Articles Posted in Medical Malpractice

Attorneys Jim Poe and Charles Scholle of Scholle Law obtained a verdict of $14 million dollars on behalf of client Rosalind Johnson on May 21, 2019, following a week-long trial.  The case was heard before Judge Joe Iannazzone in Gwinnett County State Court.  Jury deliberations lasted nearly 8 hours.

Rosalind Johnson, a Gwinnett County resident and career member of the US military, suffered severe and permanent bilateral eye damage during a neck surgery at Gwinnett Medical Center in November 2014.  Ms. Johnson was referred to a Gwinnett surgeon to perform a neck surgery in the prone position, meaning that the operation was performed with the patient lying face-down.  After Ms. Johnson was intubated and anesthetized, her body was flipped over and antiseptic skin prep solutions were applied to the back of her neck to pre-emptively sterilize the incision site.  These antiseptics included “Hibiclens” and “Chloraprep”, which both contain the active ingredient “chlorhexidine gluconate,” which causes severe damage to the eyes and mucosal tissues of the body if it is allowed to enter.  Chlorhexadine gluconate binds to proteins in mucosal tissues of the body, so it becomes impossible to remediate its effects after remaining for more than a few minutes.  Undetected by the anesthesia team or any other person in the operating room, the skin prep chemicals containing chlorhexidine seeped down the back of Rosalind’s neck to her face and into her eyes at the beginning of the surgery.

During an invasive neck surgery with a general anesthetic, the anesthesia team, consisting of an anesthesiologist and a nurse anesthetist, administers anesthesia and is responsible for eye protection.  The legal standard of care requires the anesthesia team tape the eyes tightly closed.  They also must watch the patient carefully to ensure that no skin prep chemicals get near the eyes.  The nurse anesthetist has primary control of the patient, while the anesthesiologist is the doctor that oversees and supervises the nurse anesthetist during the surgery.  Under Georgia law, an anesthesiologist can simultaneously supervise up to 4 different operating rooms, employing 4 different nurse anesthetists, but the anesthesiologist must be vigilant to ensure that his or her nurse subordinates know what they are doing and do the job correctly.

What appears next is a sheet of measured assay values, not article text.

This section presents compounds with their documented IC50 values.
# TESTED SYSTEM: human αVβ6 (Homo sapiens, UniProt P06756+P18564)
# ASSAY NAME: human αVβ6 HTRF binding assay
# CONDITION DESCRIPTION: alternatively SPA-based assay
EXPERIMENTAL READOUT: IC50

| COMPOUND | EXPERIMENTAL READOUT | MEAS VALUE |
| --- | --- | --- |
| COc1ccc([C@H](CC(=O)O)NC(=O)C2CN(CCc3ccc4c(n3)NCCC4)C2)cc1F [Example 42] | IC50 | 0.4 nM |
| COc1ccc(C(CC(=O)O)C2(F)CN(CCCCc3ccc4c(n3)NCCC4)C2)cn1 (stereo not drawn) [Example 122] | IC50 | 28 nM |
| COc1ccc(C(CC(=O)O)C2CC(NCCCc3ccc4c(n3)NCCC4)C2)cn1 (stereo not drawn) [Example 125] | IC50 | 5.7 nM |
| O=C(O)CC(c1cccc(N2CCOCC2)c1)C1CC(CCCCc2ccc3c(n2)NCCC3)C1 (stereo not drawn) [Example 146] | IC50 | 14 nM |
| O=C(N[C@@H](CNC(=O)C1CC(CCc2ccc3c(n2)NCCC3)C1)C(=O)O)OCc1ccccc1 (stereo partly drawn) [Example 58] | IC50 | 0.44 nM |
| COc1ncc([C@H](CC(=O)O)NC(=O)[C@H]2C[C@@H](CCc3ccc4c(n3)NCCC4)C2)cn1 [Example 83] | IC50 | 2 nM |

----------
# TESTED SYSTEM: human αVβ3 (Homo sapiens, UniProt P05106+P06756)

medical-malpractice-300x200When people entrust their well-being to medical providers, they expect that the care they receive will be competent and will adequately identify and address any health issues they might have. It is a sad fact, however, that medical providers do not always provide sufficient care, and patients unexpectedly become the victims of medical malpractice. If you suffered harm due to inadequate or negligent medical care and wish to pursue a claim against your care provider, it is essential to choose an experienced Georgia medical malpractice attorney who will aggressively advocate on your behalf.

There are several factors you should consider in determining how to select the medical malpractice attorney that is best suited to represent you in your pursuit of damages. Generally, it is better to retain an attorney who has substantial experience litigating medical malpractice cases and understands the nuances and intricacies that come with such cases. Thus, a good question to ask a potential attorney is how many medical malpractice cases he or she has handled, and what percentage of his or her practice is devoted to medical malpractice. It is also important to ask questions about the specific circumstances surrounding your harm, and what damages you may realistically hope to recover. A capable medical malpractice attorney will be able to accurately assess your case and manage your expectations regarding its value. Additionally, it is important to ask questions that provide insight into the attorney’s demeanor and personality, to ensure that you feel comfortable with the attorney on a personal level. Continue reading

Medical malpractice cases filed in Georgia usually must be filed within two years of the date of harm caused by the injury. While in many cases the date of the injury is easily identifiable, the date of the injury caused by malpractice may be disputed in some cases.

In a recent case, the Court of  Appeals of Georgia held that where a misdiagnosis leads to a second more serious illness, the date of the injury is the date when symptoms of the second illness begin to appear, not the date of the misdiagnosis. If you were injured in Georgia due to a misdiagnosis, you should consult an experienced Georgia personal injury lawyer that specializes in malpractice to discuss your options for seeking damages from the responsible parties.

Factual Background

Reportedly, the Plaintiff’s deceased Wife sought treatment from Dr. V.S., a gynecologist, due to abnormal bleeding and a tumor in her uterus. Dr. V.S. referred Wife to Dr. J.H. who evaluated Wife and determined there was a very low chance the tumor was cancerous, which Dr. V.S. took to mean the manner in which the uterus was removed did not matter. In December 2013, Dr. V.S. removed Wife’s uterus via a robotic hysterectomy, which morcellated, or cut up, the uterus and tumor rather than removing them whole. Subsequently, an analysis of the tissue revealed that the tumor was cancerous, but CT scans at that time did not indicate any cancer. In October 2014, however, a scan revealed the presence of abdominal tumors, indicating that the cancer had returned. Allegedly, the morcellating caused cancer that was previously confined to the uterus, to spread throughout Wife’s abdominal cavity. Wife subsequently died of metastatic cancer on May 19, 2015.

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